‘WHY ARE THEY HERE?’ the Arrival poster proclaims and it’s a question that Amy Adams’ linguist Dr. Louise Banks is tasked to answer.
Can she work out how to communicate with the inhabitants of the twelve mysterious extraterrestrial spacecraft that have appeared around our world? Will the race to establish if these visitors are friend or foe create further problems between the countries of an already politically destabilised globe?
For all its billing as a science fiction thriller, it’s the underlying narrative of a world thrown into political crisis by the alien visitors that particularly resonated with me. The characters’ reactions to the film’s events made for fascinating viewing, especially in the light of current real world political affairs.
Is the frighteningly real fear and hate currently being waged against immigrants by many global communities that different from the panic and prejudice instilled in the film’s characters by the arrival of the alien beings? It shows us how situations can be misinterpreted, how easily conclusions can be jumped to and the impact that this can have. Perhaps we have a thing or two to learn here about tolerance and understanding before we turn our own world into a collection of alien fortifications?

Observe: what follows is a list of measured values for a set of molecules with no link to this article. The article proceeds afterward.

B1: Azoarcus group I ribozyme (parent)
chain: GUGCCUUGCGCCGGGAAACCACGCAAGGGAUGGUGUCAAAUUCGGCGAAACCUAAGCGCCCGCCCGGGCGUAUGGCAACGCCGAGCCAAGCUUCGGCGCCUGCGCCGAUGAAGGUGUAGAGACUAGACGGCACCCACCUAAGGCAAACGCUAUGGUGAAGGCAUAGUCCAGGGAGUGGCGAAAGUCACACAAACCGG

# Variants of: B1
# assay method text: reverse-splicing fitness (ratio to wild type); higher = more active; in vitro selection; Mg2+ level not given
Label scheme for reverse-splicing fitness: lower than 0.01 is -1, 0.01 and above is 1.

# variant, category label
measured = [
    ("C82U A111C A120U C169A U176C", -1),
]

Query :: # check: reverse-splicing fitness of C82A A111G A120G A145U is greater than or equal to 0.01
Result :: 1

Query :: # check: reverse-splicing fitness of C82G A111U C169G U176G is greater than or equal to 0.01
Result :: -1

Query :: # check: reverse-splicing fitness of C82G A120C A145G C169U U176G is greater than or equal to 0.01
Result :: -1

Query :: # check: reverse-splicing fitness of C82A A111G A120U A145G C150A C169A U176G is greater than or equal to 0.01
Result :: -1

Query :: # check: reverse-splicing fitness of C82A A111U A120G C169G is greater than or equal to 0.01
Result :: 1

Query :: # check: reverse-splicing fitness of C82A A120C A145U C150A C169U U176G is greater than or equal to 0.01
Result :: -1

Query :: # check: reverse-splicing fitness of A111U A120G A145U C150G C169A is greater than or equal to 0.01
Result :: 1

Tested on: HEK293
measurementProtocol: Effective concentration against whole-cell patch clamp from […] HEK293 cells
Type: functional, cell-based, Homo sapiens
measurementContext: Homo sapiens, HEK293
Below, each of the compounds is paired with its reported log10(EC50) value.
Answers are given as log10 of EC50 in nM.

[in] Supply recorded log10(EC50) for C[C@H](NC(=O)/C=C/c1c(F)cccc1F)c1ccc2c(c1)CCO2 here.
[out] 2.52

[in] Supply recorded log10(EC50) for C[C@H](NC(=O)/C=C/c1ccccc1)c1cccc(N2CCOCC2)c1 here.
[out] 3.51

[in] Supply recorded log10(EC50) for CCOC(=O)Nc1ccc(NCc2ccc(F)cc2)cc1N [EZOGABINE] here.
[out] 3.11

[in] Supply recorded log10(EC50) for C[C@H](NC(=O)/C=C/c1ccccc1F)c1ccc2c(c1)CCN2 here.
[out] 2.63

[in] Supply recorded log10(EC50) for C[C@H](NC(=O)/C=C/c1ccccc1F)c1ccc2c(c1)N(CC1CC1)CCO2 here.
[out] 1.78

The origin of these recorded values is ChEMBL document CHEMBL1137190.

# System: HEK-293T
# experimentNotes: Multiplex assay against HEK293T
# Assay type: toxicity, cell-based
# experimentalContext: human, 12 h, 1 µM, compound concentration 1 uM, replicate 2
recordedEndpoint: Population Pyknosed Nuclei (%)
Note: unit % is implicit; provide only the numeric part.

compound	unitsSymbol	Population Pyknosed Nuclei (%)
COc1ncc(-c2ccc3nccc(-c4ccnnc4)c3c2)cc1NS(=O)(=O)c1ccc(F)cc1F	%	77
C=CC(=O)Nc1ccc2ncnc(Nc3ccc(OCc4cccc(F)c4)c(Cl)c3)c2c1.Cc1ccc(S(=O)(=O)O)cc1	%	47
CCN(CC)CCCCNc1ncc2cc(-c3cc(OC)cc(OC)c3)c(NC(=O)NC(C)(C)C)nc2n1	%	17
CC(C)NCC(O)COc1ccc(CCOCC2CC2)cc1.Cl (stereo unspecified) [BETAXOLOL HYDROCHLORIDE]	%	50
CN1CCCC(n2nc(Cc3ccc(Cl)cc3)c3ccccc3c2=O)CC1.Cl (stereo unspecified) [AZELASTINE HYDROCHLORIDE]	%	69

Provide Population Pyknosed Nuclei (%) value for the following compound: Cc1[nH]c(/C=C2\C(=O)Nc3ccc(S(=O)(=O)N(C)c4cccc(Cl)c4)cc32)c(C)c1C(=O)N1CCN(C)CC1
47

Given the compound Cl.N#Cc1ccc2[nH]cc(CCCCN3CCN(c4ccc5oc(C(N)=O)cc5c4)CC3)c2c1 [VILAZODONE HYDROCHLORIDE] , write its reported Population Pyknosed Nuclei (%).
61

There were a couple of moments when I felt slightly confused by the plotting of the film and at one point in particular, this confusion led me to feel that the scene was far fetched to the point of being slightly unbelievable. In hindsight, I can see how it was my misunderstanding of the moment that was at fault, but I do feel that sometimes the script’s subtlety can lead to a bit of disorientation.
If you are looking for an Independence Day style alien invasion fest, then this film will disappoint. This is a discourse on a very real world, it just so happens that visitors from another world are the catalyst.
- Directed by Denis Villeneuve.
- Written by Eric Heisserer. Based on the story Story of Your Life written by Ted Chiang.
- Featuring: Amy Adams, Jeremy Renner, Michael Stuhlbarg and Forest Whitaker.